So how exactly do you know when it’s time to call it quits on your ailing business and file a Bankruptcy petition? Unfortunately, there’s no One True Answer to this question. It’s going to depend on the value and type of the company’s assets, the cooperation (or lack thereof) of company creditors, and the willingness of management to oversee the entire process.
Sometimes, companies go out of business without the need to file for bankruptcy. They simply liquidate their assets and wind down operations. But, since creditors have a right to recover claims against the assets of a company, bankruptcy is sometimes necessary. Of course, that becomes a moot point if the business has no assets. It’s not very productive to sue a company that has absolutely nothing.
Filing for bankruptcy protection can protect assets from creditor action, freeing the business to use them for the payment of taxes and employees if the company is still viable enough to try and stay afloat. In that case, filing for Chapter 11 (Reorganization) Bankruptcy is probably the best bet, since it doesn’t require that the company liquidate all of its assets. Both Chapter 7 and Chapter 7 provide an automatic stay, which forces creditors to cease collection attempts while the case goes through the Bankruptcy Court.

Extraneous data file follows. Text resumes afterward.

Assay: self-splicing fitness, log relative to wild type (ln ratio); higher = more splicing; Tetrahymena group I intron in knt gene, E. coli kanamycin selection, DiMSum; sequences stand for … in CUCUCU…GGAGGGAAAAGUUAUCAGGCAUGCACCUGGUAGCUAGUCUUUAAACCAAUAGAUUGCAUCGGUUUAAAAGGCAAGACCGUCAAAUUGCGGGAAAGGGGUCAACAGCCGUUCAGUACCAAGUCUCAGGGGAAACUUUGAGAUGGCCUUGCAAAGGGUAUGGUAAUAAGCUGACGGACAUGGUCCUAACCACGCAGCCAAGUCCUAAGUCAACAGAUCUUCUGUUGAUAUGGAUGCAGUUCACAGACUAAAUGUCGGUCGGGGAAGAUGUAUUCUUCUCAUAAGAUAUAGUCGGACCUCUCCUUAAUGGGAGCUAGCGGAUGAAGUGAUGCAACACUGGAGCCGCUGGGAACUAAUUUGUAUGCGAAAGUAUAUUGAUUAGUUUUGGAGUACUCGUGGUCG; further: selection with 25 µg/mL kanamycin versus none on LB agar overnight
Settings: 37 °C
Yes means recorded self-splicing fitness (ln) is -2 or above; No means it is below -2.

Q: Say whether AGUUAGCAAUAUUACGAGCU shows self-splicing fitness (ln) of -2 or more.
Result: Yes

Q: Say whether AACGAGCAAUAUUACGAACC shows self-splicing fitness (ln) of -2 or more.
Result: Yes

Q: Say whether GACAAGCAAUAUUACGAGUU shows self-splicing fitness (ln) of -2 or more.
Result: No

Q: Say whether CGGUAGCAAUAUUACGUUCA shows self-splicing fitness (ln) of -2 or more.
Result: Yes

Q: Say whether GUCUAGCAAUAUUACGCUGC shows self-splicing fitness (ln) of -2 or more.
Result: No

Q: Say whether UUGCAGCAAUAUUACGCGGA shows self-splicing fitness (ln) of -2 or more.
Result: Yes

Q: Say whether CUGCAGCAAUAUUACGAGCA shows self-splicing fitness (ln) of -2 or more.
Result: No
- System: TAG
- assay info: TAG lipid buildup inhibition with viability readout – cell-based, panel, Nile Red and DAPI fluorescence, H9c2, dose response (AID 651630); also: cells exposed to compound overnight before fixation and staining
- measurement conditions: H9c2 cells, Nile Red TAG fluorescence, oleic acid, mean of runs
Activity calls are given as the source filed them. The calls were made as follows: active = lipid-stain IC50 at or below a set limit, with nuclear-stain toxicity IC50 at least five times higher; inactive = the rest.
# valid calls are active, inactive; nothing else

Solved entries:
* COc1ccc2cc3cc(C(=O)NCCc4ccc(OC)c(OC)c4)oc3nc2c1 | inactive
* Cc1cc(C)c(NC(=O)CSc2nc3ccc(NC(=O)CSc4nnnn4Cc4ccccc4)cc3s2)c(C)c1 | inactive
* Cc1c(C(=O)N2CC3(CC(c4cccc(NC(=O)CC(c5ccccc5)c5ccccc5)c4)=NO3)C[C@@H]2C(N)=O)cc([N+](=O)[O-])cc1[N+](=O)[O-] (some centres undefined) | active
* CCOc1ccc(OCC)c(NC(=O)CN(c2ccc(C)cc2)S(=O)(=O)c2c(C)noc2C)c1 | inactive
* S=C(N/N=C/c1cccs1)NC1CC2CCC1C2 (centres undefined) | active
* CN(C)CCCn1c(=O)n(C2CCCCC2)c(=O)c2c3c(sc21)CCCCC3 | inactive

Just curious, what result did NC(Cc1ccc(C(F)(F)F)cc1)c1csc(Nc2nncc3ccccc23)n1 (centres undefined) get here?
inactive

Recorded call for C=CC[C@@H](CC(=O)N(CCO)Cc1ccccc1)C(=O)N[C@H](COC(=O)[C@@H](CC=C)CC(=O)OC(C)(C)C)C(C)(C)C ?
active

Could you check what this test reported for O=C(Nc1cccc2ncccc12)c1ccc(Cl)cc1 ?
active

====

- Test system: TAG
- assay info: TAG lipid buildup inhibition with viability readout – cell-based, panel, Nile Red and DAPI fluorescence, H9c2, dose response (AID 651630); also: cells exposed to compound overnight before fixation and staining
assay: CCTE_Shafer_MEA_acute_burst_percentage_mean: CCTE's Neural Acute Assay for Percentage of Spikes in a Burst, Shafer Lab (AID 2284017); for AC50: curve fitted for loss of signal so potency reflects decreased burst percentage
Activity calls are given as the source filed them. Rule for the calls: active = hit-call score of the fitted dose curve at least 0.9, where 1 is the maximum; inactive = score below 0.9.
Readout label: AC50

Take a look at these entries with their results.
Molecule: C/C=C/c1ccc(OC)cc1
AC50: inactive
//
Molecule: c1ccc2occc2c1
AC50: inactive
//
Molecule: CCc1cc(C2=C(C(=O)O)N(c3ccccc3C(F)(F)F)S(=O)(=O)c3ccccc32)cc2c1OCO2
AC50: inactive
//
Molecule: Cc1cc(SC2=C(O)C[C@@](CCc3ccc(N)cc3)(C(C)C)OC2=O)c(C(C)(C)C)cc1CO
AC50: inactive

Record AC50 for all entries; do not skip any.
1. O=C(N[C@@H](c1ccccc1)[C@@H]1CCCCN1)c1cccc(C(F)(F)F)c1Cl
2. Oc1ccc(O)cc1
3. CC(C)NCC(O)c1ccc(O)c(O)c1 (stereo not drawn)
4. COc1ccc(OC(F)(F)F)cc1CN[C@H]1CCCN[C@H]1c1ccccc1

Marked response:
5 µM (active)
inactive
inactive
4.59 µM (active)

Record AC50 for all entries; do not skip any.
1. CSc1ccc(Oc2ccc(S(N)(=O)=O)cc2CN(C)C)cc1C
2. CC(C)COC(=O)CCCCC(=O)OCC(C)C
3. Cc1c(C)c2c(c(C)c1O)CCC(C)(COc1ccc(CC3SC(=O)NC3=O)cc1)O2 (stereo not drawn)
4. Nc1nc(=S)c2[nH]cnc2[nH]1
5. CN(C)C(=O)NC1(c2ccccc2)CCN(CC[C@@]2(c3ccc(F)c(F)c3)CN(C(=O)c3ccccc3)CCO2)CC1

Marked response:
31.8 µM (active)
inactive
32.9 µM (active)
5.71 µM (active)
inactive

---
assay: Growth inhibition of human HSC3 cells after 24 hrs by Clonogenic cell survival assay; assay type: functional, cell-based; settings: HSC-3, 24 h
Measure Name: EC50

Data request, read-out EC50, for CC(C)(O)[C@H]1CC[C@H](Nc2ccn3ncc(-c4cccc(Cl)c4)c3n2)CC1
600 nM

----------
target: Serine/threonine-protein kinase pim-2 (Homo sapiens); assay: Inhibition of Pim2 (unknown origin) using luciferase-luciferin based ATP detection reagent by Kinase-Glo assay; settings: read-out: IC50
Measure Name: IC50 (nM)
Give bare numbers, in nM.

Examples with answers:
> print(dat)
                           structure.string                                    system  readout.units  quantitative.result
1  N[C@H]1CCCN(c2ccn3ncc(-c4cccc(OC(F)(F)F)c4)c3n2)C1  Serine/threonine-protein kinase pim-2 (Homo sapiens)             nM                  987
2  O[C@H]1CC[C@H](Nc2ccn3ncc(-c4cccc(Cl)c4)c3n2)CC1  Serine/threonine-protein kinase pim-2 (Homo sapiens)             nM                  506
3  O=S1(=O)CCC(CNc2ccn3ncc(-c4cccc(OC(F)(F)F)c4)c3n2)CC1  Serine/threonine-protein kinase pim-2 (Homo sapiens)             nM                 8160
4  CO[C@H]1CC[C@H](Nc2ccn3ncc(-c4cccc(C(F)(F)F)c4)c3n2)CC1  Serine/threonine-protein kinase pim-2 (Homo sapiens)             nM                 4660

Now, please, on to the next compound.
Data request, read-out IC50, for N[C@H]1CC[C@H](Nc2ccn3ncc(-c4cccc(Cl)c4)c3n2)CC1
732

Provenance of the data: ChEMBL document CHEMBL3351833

Under Chapter 11 Bankruptcy, the plan must be affirmed by a vote of the creditors, divided into classes based upon the type and amount of their claims. If the debtor fails to gain enough creditor votes to confirm the reorganization plan, the debtor can try to force the plan on the creditors by meeting specific statutory tests. Unfortunately, only about 10% of all Chapter 11 reorganizations prove successful. Businesses who hope to make it to that 10% need to seek out expert legal advice from bankruptcy attorneys, and be completely realistic at every stage of planning the reorganization.
Under chapter 7 Bankruptcy, a Court-appointed trustee liquidates all company assets, then pays all administrative and legal expenses associated with the bankruptcy before paying the remainder to creditors. Secured creditors will have their collateral returned to them, and are then categorized with the unsecured creditors for any claims above the amount of that collateral. Bondholders and other unsecured creditors must be notified of the Chapter 7 Bankruptcy, and should file appropriate claims in order to receive payments should there be enough money left over to pay them. Businesses aren’t required to notify stockholders of the Chapter 7 case since there’s usually not enough left to repay their investment, but if the creditors have actually been paid in full, stockholders will be notified and allowed to file claims for any remaining funds.